• In the meantime, build is inlined, allowing the "mapList" rule to fire.
  3. If there is any “dumb” foldr and mapFB left, we rewrite them back to a standard form using the "mapList" rule (only active from the phase 1 to the end).

For more details, see the related comment in the GHC.Base source.

Is it doing it right?

Let us take an example.

Imagine I want to make the sum the elements of a list of integers and add the whole length of this list. One approach (rather bad) is to add 1 to each element of the list and then make the sum its elements. Here is roughly the different phases of the rewriting work made by the compiler if you try to compile such a function:

foldr (+) 0 (map (+1) xs)
=(map)=          foldr (+) 0 (build (\c n -> foldr (mapFB c (+1)) n xs))
=(fold/build)=   (\c n -> foldr (mapFB c (+1)) n xs)) (+) 0
==               foldr (mapFB (+) (+1)) 0 xs
=(inline mapFB)= foldr (\x -> (+) (x+1)) 0 xs

Et voila. At the beginning we were reading two times the list and at the end, only one.

Back to graphs

The data

The main data we will work with is Graph from Algebra.Graph module:

data Graph a = Empty
             | Vertex a
             | Overlay (Graph a) (Graph a)
             | Connect (Graph a) (Graph a)

We can define a fold specialized for Graph:

-- Generalised 'Graph' folding: recursively collapse a 'Graph' by applying
-- the provided functions to the leaves and internal nodes of the expression.
-- The order of arguments is: empty, vertex, overlay and connect.
foldg :: b -> (a -> b) -> (b -> b -> b) -> (b -> b -> b) -> Graph a -> b
foldg e v o c = go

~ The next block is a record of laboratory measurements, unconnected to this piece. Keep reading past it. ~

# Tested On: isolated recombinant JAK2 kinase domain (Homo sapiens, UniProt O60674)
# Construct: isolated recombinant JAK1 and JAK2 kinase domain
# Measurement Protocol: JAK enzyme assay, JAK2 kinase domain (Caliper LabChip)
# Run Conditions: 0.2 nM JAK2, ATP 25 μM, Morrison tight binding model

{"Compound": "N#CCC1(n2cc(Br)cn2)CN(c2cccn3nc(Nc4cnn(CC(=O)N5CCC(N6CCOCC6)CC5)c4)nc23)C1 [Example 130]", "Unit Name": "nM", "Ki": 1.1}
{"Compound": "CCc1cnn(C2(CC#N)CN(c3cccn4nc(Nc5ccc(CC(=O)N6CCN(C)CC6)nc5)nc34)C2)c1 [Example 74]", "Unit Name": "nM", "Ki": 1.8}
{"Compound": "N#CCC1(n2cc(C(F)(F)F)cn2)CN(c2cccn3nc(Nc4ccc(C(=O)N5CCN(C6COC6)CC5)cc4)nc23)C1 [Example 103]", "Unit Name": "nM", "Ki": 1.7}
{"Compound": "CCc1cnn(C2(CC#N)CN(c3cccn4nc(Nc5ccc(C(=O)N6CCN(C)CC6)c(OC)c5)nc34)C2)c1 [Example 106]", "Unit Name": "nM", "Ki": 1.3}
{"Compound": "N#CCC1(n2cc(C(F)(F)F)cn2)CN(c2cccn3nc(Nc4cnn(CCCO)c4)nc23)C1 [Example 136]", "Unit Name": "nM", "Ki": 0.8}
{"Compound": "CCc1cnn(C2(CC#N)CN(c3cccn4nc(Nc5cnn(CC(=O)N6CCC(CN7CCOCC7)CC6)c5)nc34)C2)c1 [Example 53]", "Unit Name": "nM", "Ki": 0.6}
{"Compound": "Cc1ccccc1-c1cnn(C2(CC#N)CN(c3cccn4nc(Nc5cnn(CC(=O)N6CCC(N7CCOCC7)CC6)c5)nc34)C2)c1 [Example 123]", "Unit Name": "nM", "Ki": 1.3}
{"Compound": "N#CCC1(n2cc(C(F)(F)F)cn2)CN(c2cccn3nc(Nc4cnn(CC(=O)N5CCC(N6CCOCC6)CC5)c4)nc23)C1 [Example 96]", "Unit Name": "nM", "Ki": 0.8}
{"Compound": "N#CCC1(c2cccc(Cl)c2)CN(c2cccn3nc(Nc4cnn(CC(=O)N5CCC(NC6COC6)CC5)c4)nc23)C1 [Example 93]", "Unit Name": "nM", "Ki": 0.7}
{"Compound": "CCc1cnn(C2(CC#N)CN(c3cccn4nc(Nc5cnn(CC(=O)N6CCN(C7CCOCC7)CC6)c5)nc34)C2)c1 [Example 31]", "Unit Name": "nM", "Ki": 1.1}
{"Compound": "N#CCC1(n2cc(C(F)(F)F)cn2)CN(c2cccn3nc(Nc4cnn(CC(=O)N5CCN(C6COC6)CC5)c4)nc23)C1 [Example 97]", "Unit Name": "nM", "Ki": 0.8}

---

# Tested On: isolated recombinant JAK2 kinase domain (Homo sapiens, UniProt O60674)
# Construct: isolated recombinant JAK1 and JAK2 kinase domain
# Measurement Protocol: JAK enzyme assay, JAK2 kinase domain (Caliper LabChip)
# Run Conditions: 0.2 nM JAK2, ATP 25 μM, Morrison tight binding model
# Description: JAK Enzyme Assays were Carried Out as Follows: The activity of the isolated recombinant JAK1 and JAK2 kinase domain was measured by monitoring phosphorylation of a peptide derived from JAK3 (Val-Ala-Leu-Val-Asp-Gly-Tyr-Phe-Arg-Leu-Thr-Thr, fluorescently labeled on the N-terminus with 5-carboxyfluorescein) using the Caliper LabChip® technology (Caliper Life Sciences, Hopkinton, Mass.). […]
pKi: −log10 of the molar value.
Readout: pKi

go Empty         = e
    go (Vertex  x  ) = v x
    go (Overlay x y) = o (go x) (go y)
    go (Connect x y) = c (go x) (go y)
{-# INLINE [0] foldg #-}

This useful function allows us to define two key-instances:

instance Functor (Graph a) where
	fmap f = foldg Empty (Vertex . f) Overlay Connect

instance Foldable (Graph a) where
	foldMap f = foldg mempty f (<>) (<>)

Déjà Vu?

Now if we define for convenience:

mapG :: (a -> b) -> Graph a -> Graph b
mapG = fmap
{-# INLINE [0] mapG #-}

We cannot use a rule targetting directly fmap because it does not have any inline pragma attached to its definition and thus can be inlined at any moment. mapG’s INLINE pragma guarantee that we can target mapG in a rewrite rule during the phase 2 and 1.

We are almost in the same position as when working with lists! We have a foldr and a map. Can we achieve the same as for lists? Can we optimize

foldg e v o c . mapG f


foldg e (v . f) o c

using the same method than in GHC.Base for lists?

Introducing buildG

The work is simple, we only need to adapt the type from GHC.Base to graphs:

type GraphF a b = b -> (a -> b) -> (b -> b -> b) -> (b -> b -> b) -> b

buildG :: forall a. (forall b. GraphF a b) -> Graph a
buildG g = g Empty Vertex Overlay Connect
{-# INLINE [1] buildG #-}

A “lambda-graph” of type a is a function of type GraphF a b. So like lambda-lists, applying the four constructors allow us to convert it back to a standard Graph.

Add FB function

Our mapGFB will be slightly different:

mapGFB :: (b -> c) -> (a -> b) -> a -> c
mapGFB = (.)
{-# INLINE [0] mapGFB #-}

It is only a composition of function, but it will allow us to remember that it was made for a rewriting of mapG.

The rules

Now we have all the bricks to build our graph rules:

-- Transform a mapG into its build equivalent
"mapG"   [~1]   forall f g. mapG f g = buildG (\e v o c -> foldg e (mapGFB v f) o c g)